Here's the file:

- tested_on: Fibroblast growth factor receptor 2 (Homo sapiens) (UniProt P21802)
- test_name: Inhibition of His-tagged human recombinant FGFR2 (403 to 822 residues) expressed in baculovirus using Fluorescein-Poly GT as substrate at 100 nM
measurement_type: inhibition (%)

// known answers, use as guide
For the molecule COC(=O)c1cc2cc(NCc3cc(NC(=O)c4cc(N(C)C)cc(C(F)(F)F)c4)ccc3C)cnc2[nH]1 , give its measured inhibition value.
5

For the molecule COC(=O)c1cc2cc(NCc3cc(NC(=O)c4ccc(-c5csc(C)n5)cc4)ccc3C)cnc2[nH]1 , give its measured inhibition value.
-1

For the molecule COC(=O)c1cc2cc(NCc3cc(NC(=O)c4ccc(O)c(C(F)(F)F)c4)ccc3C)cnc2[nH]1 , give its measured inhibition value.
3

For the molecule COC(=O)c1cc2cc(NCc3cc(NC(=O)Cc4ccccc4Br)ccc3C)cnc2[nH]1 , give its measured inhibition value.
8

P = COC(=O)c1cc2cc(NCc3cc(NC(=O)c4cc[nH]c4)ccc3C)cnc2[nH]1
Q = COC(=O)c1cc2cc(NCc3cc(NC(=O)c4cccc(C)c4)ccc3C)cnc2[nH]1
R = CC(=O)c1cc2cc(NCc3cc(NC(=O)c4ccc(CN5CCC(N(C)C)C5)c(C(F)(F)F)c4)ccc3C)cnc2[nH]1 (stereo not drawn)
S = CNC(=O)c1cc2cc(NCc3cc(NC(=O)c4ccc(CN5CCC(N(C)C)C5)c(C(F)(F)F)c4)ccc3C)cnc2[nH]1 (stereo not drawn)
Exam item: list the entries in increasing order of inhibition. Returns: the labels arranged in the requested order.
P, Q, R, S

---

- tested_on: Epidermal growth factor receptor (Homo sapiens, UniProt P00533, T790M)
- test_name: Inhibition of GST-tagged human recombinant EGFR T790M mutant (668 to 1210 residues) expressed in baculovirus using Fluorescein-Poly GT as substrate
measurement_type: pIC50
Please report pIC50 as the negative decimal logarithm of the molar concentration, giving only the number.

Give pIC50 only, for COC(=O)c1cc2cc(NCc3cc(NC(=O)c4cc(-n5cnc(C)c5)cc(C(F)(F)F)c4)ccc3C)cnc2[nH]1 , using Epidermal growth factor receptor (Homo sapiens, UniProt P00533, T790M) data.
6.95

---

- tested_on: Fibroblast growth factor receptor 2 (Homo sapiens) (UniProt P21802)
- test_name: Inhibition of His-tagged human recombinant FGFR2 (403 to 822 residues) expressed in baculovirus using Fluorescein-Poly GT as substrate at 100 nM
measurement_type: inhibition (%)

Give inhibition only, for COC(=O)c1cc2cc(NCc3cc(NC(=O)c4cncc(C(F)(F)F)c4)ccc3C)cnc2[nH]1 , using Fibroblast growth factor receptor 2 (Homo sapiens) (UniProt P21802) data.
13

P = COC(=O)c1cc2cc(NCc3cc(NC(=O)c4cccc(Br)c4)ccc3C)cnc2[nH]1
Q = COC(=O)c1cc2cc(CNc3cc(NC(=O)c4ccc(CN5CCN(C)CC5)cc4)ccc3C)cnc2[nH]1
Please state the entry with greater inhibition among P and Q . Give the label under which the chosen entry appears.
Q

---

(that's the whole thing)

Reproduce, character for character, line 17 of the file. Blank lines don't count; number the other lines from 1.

Exam item: list the entries in increasing order of inhibition. Returns: the labels arranged in the requested order.